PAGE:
Mortgage rates at the end of 2016 edged higher but overall, most experts think that they will not go a lot higher in 2017. And regardless, the interest rates for home loans and refinancing are still historically very low.
As of May 2017, mortgage interest rates have stayed fairly level after edging up at the end of last year. For the last week of April 2017, Freddie Mac stated that the average mortgage rate was a very low 4%. Many home buyers and homeowners looking to refinance have been surprised in a good way because earlier in the year, analysts thought the rates would be in the 4.5% range by now.
The fact is that mortgage rates in May 2017 are about $35 per month less than they were at the beginning of 2017 on a $350,000 mortgage.
There also are some signs that mortgage interest rates could remain low throughout the rest of the year. Here are some of the big reasons why:
#1 French Elections
France voted for its new president on May 7, 2017. The preliminary polls closed at the end of April. There were two candidates: EU fan Emmanuel Macron and anti-EU Marine Le Pen.
Basically, since Macron won, it’s a status quo situation and mortgage rates would probably stay the same. He would not try to leave the EU, and this would make their economy easier to predict.
Le Pen however is sort of the Donald Trump of France. She would have encouraged France to leave the EU and the Euro. This would send waves of shock through the economy of Europe. This might aid lower mortgage rates. Investors run to mortgage bonds when the economy looks grim. This reduces interest rates.
Macron is leading, but if Le Pen wins, rates are probably going to dive, and you should be ready.
#2 Trump Tax Plan
Trump wants to cut taxes. It is not clear if the plan can get through Congress. Trump outlined the plan at the end of April. If the plan has trouble getting through Congress, it could drive rates lower.
Generally, if lower taxes are passed, this is a good thing in many ways. It drives economic growth and activity. However, economic activity drives inflation, and this will cause interest rates to rise. But economic activity puts more money in people’s pockets so higher rates in this context isn’t necessarily bad.
The healthcare bill in the GOP congress failed recently and this caused mortgage rates to drop. If the tax plan does not make it through, rates could drop.
#3 Federal Reserve Meeting in May and June
The Fed will meet two more times by mid-2017. Each of these meetings could lead to another hike in the rates.
But most experts do not think there will be a rate hike in early May. However, experts do think there is a 70% chance of a rate increase in June.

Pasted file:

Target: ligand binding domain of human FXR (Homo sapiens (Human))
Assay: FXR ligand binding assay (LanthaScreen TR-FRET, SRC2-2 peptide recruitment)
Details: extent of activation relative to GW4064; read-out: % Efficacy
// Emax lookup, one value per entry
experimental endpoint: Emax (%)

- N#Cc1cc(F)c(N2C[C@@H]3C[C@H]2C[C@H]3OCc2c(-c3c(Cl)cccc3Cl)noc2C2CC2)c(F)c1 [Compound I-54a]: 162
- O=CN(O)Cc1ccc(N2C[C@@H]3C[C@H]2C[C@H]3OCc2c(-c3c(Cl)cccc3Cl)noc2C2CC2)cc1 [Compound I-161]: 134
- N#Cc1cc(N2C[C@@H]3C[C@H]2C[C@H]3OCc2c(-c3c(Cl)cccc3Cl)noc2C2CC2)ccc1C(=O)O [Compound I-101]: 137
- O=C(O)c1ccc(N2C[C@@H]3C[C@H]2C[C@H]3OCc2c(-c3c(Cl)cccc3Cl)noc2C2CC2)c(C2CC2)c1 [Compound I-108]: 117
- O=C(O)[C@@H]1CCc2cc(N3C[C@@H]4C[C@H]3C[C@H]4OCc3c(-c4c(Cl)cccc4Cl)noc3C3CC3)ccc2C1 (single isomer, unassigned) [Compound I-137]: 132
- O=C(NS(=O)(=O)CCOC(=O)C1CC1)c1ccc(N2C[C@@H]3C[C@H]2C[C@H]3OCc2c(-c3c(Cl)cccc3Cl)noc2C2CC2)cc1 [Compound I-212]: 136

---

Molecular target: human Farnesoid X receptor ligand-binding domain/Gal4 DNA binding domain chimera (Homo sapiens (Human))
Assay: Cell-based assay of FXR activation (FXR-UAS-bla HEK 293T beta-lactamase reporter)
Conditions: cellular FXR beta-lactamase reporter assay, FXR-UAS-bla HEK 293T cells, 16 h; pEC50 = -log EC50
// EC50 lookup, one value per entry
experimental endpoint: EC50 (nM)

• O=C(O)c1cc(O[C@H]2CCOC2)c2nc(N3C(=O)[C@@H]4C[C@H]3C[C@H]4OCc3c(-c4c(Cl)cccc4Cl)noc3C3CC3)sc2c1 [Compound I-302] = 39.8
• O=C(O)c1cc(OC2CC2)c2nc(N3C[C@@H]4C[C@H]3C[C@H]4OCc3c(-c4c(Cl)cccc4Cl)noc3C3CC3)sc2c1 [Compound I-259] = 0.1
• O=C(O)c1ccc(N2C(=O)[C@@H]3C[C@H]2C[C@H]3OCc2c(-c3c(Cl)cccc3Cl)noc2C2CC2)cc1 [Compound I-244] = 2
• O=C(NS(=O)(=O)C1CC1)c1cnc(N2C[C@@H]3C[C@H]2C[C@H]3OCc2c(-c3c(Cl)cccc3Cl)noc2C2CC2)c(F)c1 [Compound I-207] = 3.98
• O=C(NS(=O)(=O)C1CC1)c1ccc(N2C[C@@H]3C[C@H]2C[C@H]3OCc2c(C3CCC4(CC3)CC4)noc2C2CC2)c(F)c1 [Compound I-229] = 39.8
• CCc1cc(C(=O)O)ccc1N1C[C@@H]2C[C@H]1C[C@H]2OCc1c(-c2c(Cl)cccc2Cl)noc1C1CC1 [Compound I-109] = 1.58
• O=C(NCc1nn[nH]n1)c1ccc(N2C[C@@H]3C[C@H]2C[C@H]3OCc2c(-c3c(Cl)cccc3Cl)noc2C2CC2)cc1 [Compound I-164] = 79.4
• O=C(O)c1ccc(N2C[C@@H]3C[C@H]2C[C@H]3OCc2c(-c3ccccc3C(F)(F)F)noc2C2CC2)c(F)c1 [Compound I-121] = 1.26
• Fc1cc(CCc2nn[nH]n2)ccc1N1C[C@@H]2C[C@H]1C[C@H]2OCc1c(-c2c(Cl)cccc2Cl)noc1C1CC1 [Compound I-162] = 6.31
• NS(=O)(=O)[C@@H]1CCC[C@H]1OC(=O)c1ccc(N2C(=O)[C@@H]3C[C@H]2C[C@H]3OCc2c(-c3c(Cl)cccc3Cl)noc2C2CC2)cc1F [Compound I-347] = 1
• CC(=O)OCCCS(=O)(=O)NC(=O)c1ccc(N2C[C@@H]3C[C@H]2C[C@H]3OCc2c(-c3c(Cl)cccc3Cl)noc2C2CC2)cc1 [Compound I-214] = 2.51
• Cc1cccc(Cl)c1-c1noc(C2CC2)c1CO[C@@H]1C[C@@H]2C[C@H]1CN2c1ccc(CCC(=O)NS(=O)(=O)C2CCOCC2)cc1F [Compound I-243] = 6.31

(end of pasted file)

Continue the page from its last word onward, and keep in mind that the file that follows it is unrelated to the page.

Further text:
Those shopping for a mortgage should watch what the Fed says after its meeting. Its discussing its holdings of mortgage backed securities could cause markets to move.
Selling mortgage backed securities could cause the rates to go up. Supply could go up and drive down demand. You may expect the rates to rise if the Fed states that it is going to sell its MBS in the near future.
Note – by the time of the June meeting, a hike in the Fed Funds Rate may be a foregone conclusion. Members of the Federal Reserve will make hints about the rate hike in speeches that lead up to their next meeting.
The idea is to help investors to slowly digest what the Fed intends to do. This strategy prevents potentially damaging market swings that could occur if a move were unexpected.
If you are shopping for a home refinance loan, pay attention to the daily news online and see if one of the Fed presidents has given a speech or made a public statement this week. If a rate hike is coming, this could be hinted at in the speech.
Bottom Line on 2017 Mortgage Rates
The above factors generally point to rates staying low in 2017. It is true that they could increase slightly if the Fed Funds rate is raised. But other than that, you still can expect to enjoy quite low rates in 2017, if you are a first time home buyer.
However, if you are refinancing, it is important to pay close attention to what rates may do in the next few weeks or months. It is very easy for a refinance to no longer make financial sense if the rates go up by .5 of a point or .25 of a point.
Many people seeking home refinancing are doing so because they want to get a lower rate than they have now. But if rates edge up much, it may no longer be a good idea to refinance. Closing costs are not cheap, and it can become financially illogical to refinance if rates go to high.